My understanding is that acts can be a breach of copyright and can result in being held liable in civil courts (a civil wrong?) without being criminal and result in being found guilty in criminal court (a crime?).

The BBC is reporting that the Intellectual Property Office (IPO) said on Tuesday that sharing passwords for online streaming services such as Netflix broke copyright law, and the IPO told the BBC it was both a criminal and civil matter.

What features of an act would be considered in determining if an act was criminal, as opposed to being purely a civil matter?

  • 1
    Not specific to the UK: Depends on the country, but financial gain is likely to make it criminal. Or if causing financial damage is the reason. The amount of copying might make a difference. On the other hand, "criminal" requires "proof beyond reasonable doubt". I might have written the password on a sticker on my TV, and you read it without me noticing.
    – gnasher729
    Dec 21, 2022 at 15:27
  • I had always thought the financial gain thing was the line, but I think this statement demonstrates that is not the case in the UK.
    – User65535
    Dec 21, 2022 at 15:29

2 Answers 2


In US copyright law, criminal copyright infringement is defined by 17 USC 506(1), which reads:

  1. In general.—Any person who willfully infringes a copyright shall be punished as provided under section 2319 of title 18, if the infringement was committed—

(A) for purposes of commercial advantage or private financial gain;

(B) by the reproduction or distribution, including by electronic means, during any 180-day period, of 1 or more copies or phonorecords of 1 or more copyrighted works, which have a total retail value of more than $1,000; or

(C) by the distribution of a work being prepared for commercial distribution, by making it available on a computer network accessible to members of the public, if such person knew or should have known that the work was intended for commercial distribution.

Note that there is a financial floor in subsection (B), that the infringing copies must have a retail value of $1,000 or more.

However, my understanding is that, as a matter of policy and not law, the US Department of Justice (DoJ) only brings charges of criminal copyright infringement where the infringement is both extensive and lasting, in effect there the accused has made infringement a business.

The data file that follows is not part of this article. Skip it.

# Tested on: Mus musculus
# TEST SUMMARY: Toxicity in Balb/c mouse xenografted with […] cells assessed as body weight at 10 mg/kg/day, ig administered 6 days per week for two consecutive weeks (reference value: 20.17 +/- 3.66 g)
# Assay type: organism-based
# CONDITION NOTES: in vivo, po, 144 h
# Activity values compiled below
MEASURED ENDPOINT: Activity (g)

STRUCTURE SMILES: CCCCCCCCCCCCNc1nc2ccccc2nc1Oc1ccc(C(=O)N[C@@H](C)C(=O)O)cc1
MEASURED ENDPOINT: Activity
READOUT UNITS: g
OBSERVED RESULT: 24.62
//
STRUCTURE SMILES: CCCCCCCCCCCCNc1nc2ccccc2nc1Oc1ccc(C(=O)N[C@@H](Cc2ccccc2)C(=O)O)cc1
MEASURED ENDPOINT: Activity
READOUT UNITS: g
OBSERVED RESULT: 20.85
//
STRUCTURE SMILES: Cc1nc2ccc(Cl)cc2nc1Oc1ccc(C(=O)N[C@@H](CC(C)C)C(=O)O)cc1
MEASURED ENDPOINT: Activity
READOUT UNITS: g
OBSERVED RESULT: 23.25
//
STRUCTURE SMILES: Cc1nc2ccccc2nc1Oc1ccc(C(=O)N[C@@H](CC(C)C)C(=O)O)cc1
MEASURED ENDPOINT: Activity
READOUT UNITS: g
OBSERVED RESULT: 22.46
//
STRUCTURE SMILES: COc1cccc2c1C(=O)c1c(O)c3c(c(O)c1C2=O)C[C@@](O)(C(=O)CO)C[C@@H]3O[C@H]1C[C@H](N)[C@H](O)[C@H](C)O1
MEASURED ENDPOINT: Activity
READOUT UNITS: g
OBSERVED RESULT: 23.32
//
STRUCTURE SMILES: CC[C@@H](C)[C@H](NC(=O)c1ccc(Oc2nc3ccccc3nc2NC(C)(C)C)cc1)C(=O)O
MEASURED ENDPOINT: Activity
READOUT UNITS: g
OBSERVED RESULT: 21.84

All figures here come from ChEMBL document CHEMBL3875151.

I am fairly sure that password sharing itself would not be copyright infringement under US law, but might well be a violation of the Computer Fraud and Abuse Act (CFAA). But using a shared password to access protected content without authorization might be infringement, if a copy of the content is made. Sharing a password knowing that it will be so used is probably a violation of the anti-circumvention provisions of the DMCA, which has been incorporated into Title 17, the US copyright law. But that normally leads to civil liability.


The criminal offence of copyright infringement is defined in section 107 of the Copyright, Designs and Patents Act 1988. Subsection (1) confirms that the offence is primarily addressed at infringement for profit.

A person commits an offence who, without the licence of the copyright owner—

(a) makes for sale or hire, or

(b) imports into the United Kingdom otherwise than for his private and domestic use, or

(c) possesses in the course of a business with a view to committing any act infringing the copyright, or

(d) in the course of a business —

(i) sells or lets for hire, or

(ii) offers or exposes for sale or hire, or

(iii) exhibits in public, or

(iv) distributes, or

(e) distributes otherwise than in the course of a business to such an extent as to affect prejudicially the owner of the copyright,

an article which is, and which he knows or has reason to believe is, an infringing copy of a copyright work.

According to the linked article, the IPO said "There are a range of provisions in criminal and civil law which may be applicable in the case of password sharing where the intent is to allow a user to access copyright-protected works without payment." This statement followed the removal of the (apparently embarrassing) guidance on password sharing from the IPO website.

The statement is probably best understood as an attempt to save face by focusing on the broad potential scope of the law. It is technically correct that the criminal offence "may be applicable" to password sharing, for example when it forms part of a business that profits from the knowing infringement of copyright. But the typical password sharer is unlikely to be committing a criminal offence, and even less likely to be charged with it.

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